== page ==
Now comes the hard part

I’m pleased to announce that my current novel, tentatively titled Prodigies, is finally at the stage where I’m looking for a publisher.

Like any novel, this one has been a long project and a labour of love. The story has taken turns I hadn’t anticipated when I started about 18 months ago and new characters have walked into my life as I’ve been writing it. I’ve had to spend a fair amount of time revising earlier chapters to fit the new ideas that came to me as I’ve been writing and, of course, there’s been a lot of revising to make the words sing or to make them fit the characters and the mood of the piece.

Overall, I’m proud of all 102,000 words.

I’m hoping as well that the next announcement I make here is that I’ve signed a contract with somebody that will see me rework (and probably trim) those 102,000 words.

Until then, keep reading, and buying books.

I’m a footnote in Canadian theatre history

My effort 15 years ago to land a first professional production came back to me recently when I received a message from a scholar who had come across a letter I sent to one of the most influential figures in Canadian theatre in the 1980s and ‘90s.

The researcher is examining the voluminous correspondence of the late Urjo Kareda, who was artistic director of Toronto’s Tarragon Theatre from 1982 to his death in late 2001. During those two decades, the Tarragon premiered new work by pretty much every major English language playwright in Canada, including Judith Thompson, Joan MacLeod, Morris Panych, Jason Sherman, Michael Healey, and Daniel MacIvor.

In early 2001 I sent a draft of my play Noble Savage, Savage Noble to the Tarragon, where I expected it to languish on the slush pile like most unsolicited scripts sent to theatre companies. In September of that year, I received a detailed reply from Kareda, which, although it was a rejection, gave me the morale boost of knowing that a guy who read piles of scripts every year liked it. Encouraging as the tone of Kareda’s letter was, there was also something pretty bleak in its message: even in the biggest city in the country there might not be enough people with an interest in and knowledge of the ideas of the French Enlightenment to make a play about Rousseau and Voltaire a success. The play did go on to have a successful production in Winnipeg by Theatre Projects Manitoba and, though I never landed a second production, I saw a staged reading of it a few years later at a festival at New York University, an event I’ll go to my grave thinking of as my Broadway debut.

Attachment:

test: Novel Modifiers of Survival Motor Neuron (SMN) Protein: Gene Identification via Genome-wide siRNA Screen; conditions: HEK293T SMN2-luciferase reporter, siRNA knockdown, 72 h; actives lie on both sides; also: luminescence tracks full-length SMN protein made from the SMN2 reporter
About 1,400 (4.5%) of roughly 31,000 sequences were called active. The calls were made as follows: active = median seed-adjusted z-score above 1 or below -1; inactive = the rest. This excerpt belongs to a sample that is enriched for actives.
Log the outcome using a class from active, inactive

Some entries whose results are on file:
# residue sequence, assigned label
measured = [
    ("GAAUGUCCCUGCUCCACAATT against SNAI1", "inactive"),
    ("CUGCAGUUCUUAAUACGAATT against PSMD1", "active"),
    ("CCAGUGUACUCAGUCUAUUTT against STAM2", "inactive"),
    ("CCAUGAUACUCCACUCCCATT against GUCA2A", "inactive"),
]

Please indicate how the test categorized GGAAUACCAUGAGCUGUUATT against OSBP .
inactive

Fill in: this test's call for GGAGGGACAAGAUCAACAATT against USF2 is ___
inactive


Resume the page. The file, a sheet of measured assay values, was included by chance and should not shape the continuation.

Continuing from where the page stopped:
I’m not sure how much of my story, or of Kareda’s letter, will make it into the scholarly book, which is planned for 2017. But here’s his response to that long-ago query:

“Thank you for letting Tarragon have a look at your script Noble Savage, Savage Noble. It’s an intelligent and amusing piece, which makes good use of the techniques of anachronism and fanciful history. The set-up is droll (I had an image of the historical figures against the backdrop of a classic Canadian landscape painting), there are several excellent jokes, and the dialogue has a self-confident poise and polish. I very much enjoyed reading it.

“Having said that, I also have to acknowledge that I can’t see its production possibilities at Tarragon. The piece would be best received by an audience with some easy familiarity with French literature, philosophy and history. I’m not sure I could deliver such an audience for the five to six-week runs that our productions need to fulfill. Your writing lives more in the head than it does in the heart or the loins, and while that is certainly an agreeable change to someone like me who reads a lot of scripts, I cannot help but feel, still, that it is a very specialized piece, a bit rare for a general audience (even as educated as ours is). A good piece, then, and congratulations, but I’m afraid I can’t use it.”


Author of the Month

My impetus for redesigning my website (a project that hit a bump when my WordPress account was hacked) was that my publisher, Turnstone Press, made me their Author of the Month for February. Yay me!

In this capacity, I did an interview with Turnstone about my writing process and motivation, wrote a short piece on my writing room, and wrote an essay on the unusual route my novel Dadolescence took to become a book.

Read more about Dadolescence or buy it from Turnstone’s website here.